Welcome to Professional Dog Grooming Tools in the second in our series of Dog Grooming Tips For Beginners.
If you are considering grooming your dog at home, there are many useful professional dog grooming utensils that you can use, depending on the breed of your dog and the state of their coat.
You might think that only a brush is necessary or maybe a comb. However, there are quite a few tools out there which you may not have heard of before.
Brushing your dog every day is a must to remove dirt, debris and dead hairs from their body. It keeps them healthy, gives them a lovely massage as well as helping to create a stronger bond and helps to build trust.
The brushing tool and technique to be used will differ if your dog’s coat is wet, matted, dry, knotted or dry.
I first saw these for sale on a TV shopping channel years ago, and I thought they were such a novel idea. These gloves, which you wear on just one or both hands for double effect, mean you can stroke your dog at the same time as brushing them. They will love it either way.
There are two types. The more common one has rubber pins which are great to use in the bath or just every day. The one with metal pins is more for professional use in the practice of “stripping” (see below).
I’d say that the rubber pinned gloves are more for daily use rather than for a coat that is matted and hasn’t seen a brush in ages. They are convenient to use when sitting on the sofa watching the television, stroking your dog and giving her a lovely cuddle at the same time.
This type of brush comes in all kinds, made from different materials. It is best for grooming softly without losing too much hair while it gives more of an intense brush.
They are made from plastic or wood while their bristles can be natural, made from copper or wild boar (vegans beware).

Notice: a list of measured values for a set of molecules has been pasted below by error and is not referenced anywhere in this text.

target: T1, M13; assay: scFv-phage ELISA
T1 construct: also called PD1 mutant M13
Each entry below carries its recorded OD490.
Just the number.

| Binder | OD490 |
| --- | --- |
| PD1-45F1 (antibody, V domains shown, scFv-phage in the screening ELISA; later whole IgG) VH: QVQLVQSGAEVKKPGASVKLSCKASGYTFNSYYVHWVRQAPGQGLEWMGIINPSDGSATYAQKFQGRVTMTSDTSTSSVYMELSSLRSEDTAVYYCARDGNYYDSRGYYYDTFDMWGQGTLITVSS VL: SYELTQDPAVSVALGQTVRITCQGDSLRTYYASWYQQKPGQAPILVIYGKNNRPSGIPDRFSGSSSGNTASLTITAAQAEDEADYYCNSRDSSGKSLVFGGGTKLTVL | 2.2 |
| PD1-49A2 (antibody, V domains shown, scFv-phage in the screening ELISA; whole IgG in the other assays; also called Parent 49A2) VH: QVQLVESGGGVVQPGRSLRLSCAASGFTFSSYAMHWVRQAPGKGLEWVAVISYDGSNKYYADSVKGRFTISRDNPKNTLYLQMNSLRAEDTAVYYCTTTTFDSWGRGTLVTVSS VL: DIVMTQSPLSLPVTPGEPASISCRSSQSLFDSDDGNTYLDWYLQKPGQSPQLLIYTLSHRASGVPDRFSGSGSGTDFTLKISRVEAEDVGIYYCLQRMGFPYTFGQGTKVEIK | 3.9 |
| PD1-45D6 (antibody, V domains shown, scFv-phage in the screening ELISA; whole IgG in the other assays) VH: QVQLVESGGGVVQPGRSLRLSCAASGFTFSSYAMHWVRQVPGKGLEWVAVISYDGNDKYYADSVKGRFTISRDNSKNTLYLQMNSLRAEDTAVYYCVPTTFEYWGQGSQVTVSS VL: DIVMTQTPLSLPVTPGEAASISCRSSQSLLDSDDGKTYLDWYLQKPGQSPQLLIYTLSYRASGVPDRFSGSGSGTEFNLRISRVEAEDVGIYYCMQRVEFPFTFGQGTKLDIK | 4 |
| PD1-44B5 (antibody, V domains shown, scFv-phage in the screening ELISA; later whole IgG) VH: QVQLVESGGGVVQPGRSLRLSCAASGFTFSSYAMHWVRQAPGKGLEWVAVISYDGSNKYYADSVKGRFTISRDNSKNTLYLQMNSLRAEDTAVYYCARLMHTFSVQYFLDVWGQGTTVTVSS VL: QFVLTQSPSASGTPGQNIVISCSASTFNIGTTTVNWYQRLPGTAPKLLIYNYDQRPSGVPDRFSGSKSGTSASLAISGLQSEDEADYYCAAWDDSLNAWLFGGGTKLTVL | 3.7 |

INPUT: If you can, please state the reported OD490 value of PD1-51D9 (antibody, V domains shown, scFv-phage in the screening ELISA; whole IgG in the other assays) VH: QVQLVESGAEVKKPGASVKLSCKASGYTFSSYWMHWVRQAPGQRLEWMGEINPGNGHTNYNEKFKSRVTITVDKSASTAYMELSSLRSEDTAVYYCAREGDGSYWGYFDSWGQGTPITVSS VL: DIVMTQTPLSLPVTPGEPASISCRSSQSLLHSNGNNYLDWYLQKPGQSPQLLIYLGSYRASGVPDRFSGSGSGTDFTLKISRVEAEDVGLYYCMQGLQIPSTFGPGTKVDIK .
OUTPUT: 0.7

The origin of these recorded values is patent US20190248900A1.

Combs ordinarily come second after a brush as another method to clear away debris or dead hair after the brushing. They help to smooth down the hair and will also be used together with scissor work to aid sculpturing and styling.
They are for sale in a range of sizes. From very large to tiny for the face and around the eyes, also, for flea removal. You use them even for parting the hair during styling.
This tool can be dangerous as it has sharp blades so please keep out of the way of children and, of course, use with caution on the animals.
The Supercoat is for professional use as it requires training to use it properly. It allows the groomer to de-shed the coat while breaking up any matted hair at the same time. It can also be used during stripping by getting rid of the undercoat or a wire-coat.
Slickers are great for both gentle brushings as well as brushing with deeper intent. When using it lightly, no hair will be damaged, but using it more deeply will remove dead hair.
In terms of design, there are many formats. The pins can vary in diameter, length and flexibility, thereby producing a slightly different result with each one.
Rakes and Mat Breakers
These are excellent for fast and easy de-shedding.